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Introduction to Special Education Law

Liliana Yazno-Bartle, Esquire
Michael J. Connolly, Esquire
Edward G. Titterton, III, Esquire

In General

I. STATUTORY AND REGULATORY AUTHORITY

  1. Federal
  2. State

II. ELIGIBILITY UNDER IDEIA

  1. Infants and Toddlers
  2. School-Age Children

I. STATUTORY AND REGULATORY AUTHORITY

  1. Federal: The Individuals with Disabilities Education Improvement Act of 2004 (“IDEIA”), 20 U.S.C. §§ 1401-1482 (also known as IDEIA or IDEA). The IDEIA provides eligible students with the right to a free appropriate public education (“FAPE”). The federal regulations implementing the IDEIA are located at 34 C.F.R., Part 300.
  2. State: The state law regarding the implementation of the IDEIA is located at §§ 13-1371 and 1372 of the Public School Code, 24 P.S. §§ 13-1371 and 13-1372; and the special education regulations are located at 22 Pa. Code Chapter 14.

II. ELIGIBILITY UNDER IDEIA

  1. Infants and Toddlers:  IDEIA defines eligible infants and toddlers as individuals under 3 years of age who need early intervention services because the individual:
    1. is experiencing developmental delays, as measured by appropriate diagnostic instruments and procedures in one or more of the areas of cognitive development, physical development, communica-tion development, social or emotional development, and adaptive development; or
    2. has a diagnosed physical or mental condition which has a high probability of resulting in developmental delay; and may also include, at a State’s discretion, at-risk infants and toddlers.  20 U.S.C. § 1432(5).
  2. School-Age Children:
    1. A student is eligible under IDEIA if he or she is of school age and has one or more of the following physical or mental disabilities1:
      1. Autism;
      2. Emotional Disturbance;
      3. Hearing Impairment (including deafness);
      4. Mental Retardation;
      5. Orthopedic impairment;
      6. Other health impairment (“OHI”); or
      7. Specific learning disability;
      8. Speech or language impairment;
      9. Traumatic brain injury; and
      10. Visual impairment (including blindness);
    2. As determined by an Individualized Education Program (“IEP”) team, based upon recommenda-tions in an Evaluation Report (or ER), to need specially designed instruction and related services. A student who only needs related services is not eligible under IDEIA.
  3. Child Find Responsibilities
    1. IDEIA imposes an affirmative duty on school districts to locate and identify children in need of special education services. 20 U.S.C. § 1412(3)(A). Generally, all children with disabilities residing in the State, including children with disabilities attending private schools, regardless of the severity of their disabilities, and who are in need of special education and related services, are identified, located, and evaluated and a practical method is developed and implemented to determine which children with disabilities are currently receiving needed special education and related services. Id.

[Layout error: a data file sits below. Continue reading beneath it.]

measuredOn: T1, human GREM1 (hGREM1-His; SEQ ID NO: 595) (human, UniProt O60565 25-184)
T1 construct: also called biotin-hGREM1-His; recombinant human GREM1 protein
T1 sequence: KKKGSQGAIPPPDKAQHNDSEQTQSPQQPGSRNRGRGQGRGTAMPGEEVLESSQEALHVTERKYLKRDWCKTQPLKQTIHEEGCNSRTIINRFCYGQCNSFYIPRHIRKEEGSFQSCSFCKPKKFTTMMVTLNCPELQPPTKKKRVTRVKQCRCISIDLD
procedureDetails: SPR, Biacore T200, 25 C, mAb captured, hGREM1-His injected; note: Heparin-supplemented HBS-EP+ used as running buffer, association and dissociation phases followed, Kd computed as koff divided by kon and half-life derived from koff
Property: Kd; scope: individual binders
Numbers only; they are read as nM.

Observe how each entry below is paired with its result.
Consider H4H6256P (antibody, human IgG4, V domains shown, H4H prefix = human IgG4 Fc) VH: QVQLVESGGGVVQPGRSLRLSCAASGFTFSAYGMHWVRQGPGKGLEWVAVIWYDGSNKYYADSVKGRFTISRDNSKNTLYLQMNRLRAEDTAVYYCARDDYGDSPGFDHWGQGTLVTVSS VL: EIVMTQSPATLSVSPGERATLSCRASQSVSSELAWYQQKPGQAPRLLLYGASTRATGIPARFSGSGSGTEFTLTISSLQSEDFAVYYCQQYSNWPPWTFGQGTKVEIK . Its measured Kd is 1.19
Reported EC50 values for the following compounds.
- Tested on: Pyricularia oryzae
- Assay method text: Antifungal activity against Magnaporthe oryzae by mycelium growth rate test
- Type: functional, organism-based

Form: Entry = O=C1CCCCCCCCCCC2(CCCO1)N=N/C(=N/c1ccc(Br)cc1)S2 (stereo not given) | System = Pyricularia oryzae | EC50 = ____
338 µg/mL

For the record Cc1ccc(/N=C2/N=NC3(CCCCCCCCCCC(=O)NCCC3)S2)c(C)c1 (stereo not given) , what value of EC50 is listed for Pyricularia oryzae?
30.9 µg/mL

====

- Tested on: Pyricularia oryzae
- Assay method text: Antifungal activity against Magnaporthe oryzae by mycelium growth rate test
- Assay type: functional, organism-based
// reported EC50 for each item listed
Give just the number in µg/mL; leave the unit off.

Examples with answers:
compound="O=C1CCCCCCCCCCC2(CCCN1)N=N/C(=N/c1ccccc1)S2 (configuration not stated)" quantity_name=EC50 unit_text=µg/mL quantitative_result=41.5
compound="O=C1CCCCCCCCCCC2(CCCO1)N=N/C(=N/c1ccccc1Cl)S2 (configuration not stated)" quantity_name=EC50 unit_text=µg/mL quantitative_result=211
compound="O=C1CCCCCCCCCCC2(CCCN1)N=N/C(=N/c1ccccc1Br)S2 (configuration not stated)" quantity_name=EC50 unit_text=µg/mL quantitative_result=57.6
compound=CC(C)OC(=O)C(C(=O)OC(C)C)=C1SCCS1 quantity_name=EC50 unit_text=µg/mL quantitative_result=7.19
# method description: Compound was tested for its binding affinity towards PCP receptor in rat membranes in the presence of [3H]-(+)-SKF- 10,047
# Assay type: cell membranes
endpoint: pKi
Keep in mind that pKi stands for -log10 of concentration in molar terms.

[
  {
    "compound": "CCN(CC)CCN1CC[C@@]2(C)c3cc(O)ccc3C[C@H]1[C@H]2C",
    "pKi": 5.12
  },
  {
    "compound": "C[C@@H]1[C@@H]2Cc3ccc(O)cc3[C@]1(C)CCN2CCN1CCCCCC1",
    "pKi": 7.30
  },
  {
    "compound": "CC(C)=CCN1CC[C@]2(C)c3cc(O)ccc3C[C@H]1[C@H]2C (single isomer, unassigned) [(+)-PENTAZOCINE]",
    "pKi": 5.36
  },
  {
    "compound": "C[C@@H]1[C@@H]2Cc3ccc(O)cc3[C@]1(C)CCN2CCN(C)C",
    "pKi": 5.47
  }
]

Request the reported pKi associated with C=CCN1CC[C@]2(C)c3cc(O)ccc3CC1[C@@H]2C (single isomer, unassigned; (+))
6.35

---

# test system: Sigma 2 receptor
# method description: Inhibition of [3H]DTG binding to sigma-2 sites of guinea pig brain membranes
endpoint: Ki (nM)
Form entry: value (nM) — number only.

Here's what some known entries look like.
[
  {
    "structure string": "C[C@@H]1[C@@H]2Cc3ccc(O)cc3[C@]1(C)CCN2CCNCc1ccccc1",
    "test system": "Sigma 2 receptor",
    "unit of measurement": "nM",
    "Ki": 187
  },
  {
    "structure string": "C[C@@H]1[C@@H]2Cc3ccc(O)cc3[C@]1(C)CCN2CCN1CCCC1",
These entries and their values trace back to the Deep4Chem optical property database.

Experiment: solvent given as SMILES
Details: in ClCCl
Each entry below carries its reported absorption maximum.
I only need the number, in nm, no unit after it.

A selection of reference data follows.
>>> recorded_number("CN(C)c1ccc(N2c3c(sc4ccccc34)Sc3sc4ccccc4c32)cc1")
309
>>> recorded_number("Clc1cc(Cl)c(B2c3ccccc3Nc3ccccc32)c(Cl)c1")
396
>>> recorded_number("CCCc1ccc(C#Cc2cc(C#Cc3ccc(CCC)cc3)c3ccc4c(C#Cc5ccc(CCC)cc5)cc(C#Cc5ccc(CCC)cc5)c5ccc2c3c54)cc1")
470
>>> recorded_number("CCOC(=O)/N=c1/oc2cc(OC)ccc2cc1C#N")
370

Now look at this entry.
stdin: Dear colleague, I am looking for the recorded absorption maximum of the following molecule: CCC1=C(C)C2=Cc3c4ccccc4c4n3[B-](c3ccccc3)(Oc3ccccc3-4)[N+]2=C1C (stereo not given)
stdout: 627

2. Pennsylvania Regulations also impose a duty on school districts to locate and identify all young children thought to be eligible and students residing within the school district’s jurisdiction who are thought to be exceptional. 22 Pa. Code § 14.121(a). School districts are required to conduct awareness activities to inform the public of early intervention and special education services and programs and the way parents can request these services and programs. 22 Pa. Code § 14.121(b).
    3. All means all children, even if the child has never attended or will never attend public school. 34 C.F.R. § 300.125(a)(1)(i). Furthermore, because the obligation is an affirmative one, a parent’s failure to request identification and services does not relieve the school district of its child find responsibilities. See, e.g., Robertson County School System v. King, 24 IDELR 1036 (6th Cir. 1996).
    4. In a case decided in 2000, a hearing officer ordered the school district to reimburse the parents for the student’s private school costs, and also ordered the school district to establish a fund in excess of $38,000 to provide compensatory education to the student for the four years the school district failed to do so. Marple Newtown Area School District, 33 IDELR ¶ 115 (SEA PA 2000). The school district in this case violated its child find obligation because it had reason to know of the student’s disability in that it evaluated the student twice and the student participated in the district’s own Title I reading program. Thus, the student was entitled to a four-year compensatory fund equal to the amount paid by the school district per student for the years at issue. Marple Newtown Area School District, 33 IDELR ¶ 115 (SEA PA 2000).

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